Filmmakers often ask their audience to suspend their disbelief in order to enjoy their movies but sometimes we can’t help but laugh at certain fantastical elements – especially when they relate to science.
From comic book movies to sc-fi, fantasy to horror, there are countless examples of unrealistic scientific reasoning being applied to scenes and sequences that make you question the probability of that actually being able to happen without some sort of injury or death.
A Reddit user started a thread on the subject and numerous people have submitted their favourite science fails to it. Here’s ten of the best.
Black Widow’s human shield
In Captain America: Civil War there’s a scene where Scarlett Johansson’s spy is tossed in the back of an armoured vehicle with two henchman and then Crossbone chucks a grenade inside through a hatch before closing it shut.
Black Widow manages to protect herself from the blast by using one of these henchman as a shield and they are blown out of the back of the vehicle. As one user points out she suffers no harm or even loss of hearing, despite it being a really big explosion in a confined space.
This could be explained away by Stark tech earpieces that prevent hearing damage but as it’s not really explained it does look a little odd.
Indiana Jones and the not-so flammable petroleum
One user pointed out that it’s odd that Indiana Jones doesn’t cause an explosion in the Last Crusade scene were he descends into the Venetian catacombs. “It’s petroleum,” Jones says. “I should sink a well down here and retire.” He then makes a torch, using a rag dipped in the oily water and wrapped around a bone, and lights it but it doesn’t cause the whole place to go up in smoke despite some of the flames falling to the flammable floor.
Later, the Brotherhood of the Cruciform Sword set the place alight when they put a match to the fluid – so why didn’t it do that when Indy walked through?
Kingsman: The Secret U-bend
THe first Kingsman film has a scene where the trainees must escape their dorm after it fills with water. One Reddit user argues that when they pass a hose through the u-bend of a toilet to get to a pocket of air they should find even more water. Apparently this trick works when a room is filled with smoke but not so much with water as it would fill every pocket and gap, apparently.
Dead Iron Man Walking
In the first Iron Man, after Tony Stark makes his first suit he is able to escape the cave without much harm, apart from having the arc reactor in his chest of course. However, this user argues that this initial suit would not have has inertial dampeners installed so he should have “splattered himself inside his suit.”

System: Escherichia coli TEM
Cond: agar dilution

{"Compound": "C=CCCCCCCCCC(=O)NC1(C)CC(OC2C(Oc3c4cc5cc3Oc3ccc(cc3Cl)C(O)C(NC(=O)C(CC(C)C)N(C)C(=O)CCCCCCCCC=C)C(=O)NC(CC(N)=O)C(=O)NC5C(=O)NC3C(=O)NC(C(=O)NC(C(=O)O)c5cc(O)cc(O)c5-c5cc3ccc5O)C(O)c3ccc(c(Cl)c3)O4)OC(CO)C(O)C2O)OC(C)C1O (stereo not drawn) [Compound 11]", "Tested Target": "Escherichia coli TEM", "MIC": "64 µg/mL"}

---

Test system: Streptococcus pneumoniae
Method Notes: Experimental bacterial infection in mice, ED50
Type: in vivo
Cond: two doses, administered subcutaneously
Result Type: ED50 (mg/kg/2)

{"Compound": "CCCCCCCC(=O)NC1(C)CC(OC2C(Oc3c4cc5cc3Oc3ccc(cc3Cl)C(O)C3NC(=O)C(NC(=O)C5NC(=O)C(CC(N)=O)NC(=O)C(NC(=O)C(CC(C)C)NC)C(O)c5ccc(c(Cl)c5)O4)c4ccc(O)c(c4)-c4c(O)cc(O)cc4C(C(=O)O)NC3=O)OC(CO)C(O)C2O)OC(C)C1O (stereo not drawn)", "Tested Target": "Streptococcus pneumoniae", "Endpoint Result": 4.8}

When helicopters hover above ground they emit a static discharge that would shock anyone who touches it. This means, as one user points out, the opening scene in Cliffhanger would have gone down a lot differently because Sly Stallone’s character would not have had the correct insulator gloves or protection from the charge to allow him to hang for so long off that helicopter..
Not so Fast and Furious in reverse
This user says that in The Fast and the Furious franchise often you can hear the sound of a car shifting as it accelerates despite it being in reverse. While the motor-loving movies have pushed the boundaries of the gear shift, and just how many gears their cars can shift through, there’s only one reverse gear and it wouldn’t make acceleration noises like if it wasn’t driving front ways.
One of the biggest contradictions in the MCU is that of Ant-Man and his ability to shrink, as this user argues. According to Hank, his Pym particle reduces the space in between molecules to allow the person wearing the suit to shrink, but they retain their strength and mass. This means that Scott (as Ant-Man) would still weigh the same as he would full-size so he wouldn’t be able to ride around on flying ants or run across people’s shoulders without crushing them.
This physics fail could be down to be badly explained then bad science though as in the comics, the Pym particles can affect density and size with dials on the suit so maybe Ant-Man is able to reduce his weight before he gets in any compromising situations.
One user spotted a pretty glaring error in the second season of Stranger Things concerning a period table. The poster hanging up in Mr Clarke’s classroom contains elements on it that hadn’t been discovered yet. Those were: Darmstadtium (Ds), Roentgenium (Rg), Copernicium (Cn), Ununtrium (Uut), Flerovium (Fl), Ununpentium (Uup), Livermorium (Lv), Ununseptium (Uus) and Ununoctium (Uuo) which were discovered after 1984 when the show is set.
Mary-Jane’s strong hands
In the first Spider-Man starring Tobey Maguire and Kirsten Dunst, the bridge fight scene with Green Goblin sees MJ able to grab onto the bar of a cable car despite falling at a ridiculous speed. It would be impossible for her to grab it when you take into account her mass, speed and velocity. The same goes for John McClane when he’s falling down that air shaft in Die Hard , as these users point out .
Monty Python’s swallow theory
This kind of doesn’t count as the Holy Grail is fully aware that European swallows wouldn’t be able to carry coconuts to England as they return from migration, but the delivery of this fact is hilarious. As the guard points out to King Arthur, “it’s not a question of where he grips it! It’s a simple question of weight ratios! A five ounce bird could not carry a one pound coconut. Listen. In order to maintain air-speed velocity, a swallow needs to beat its wings forty-three times every second.”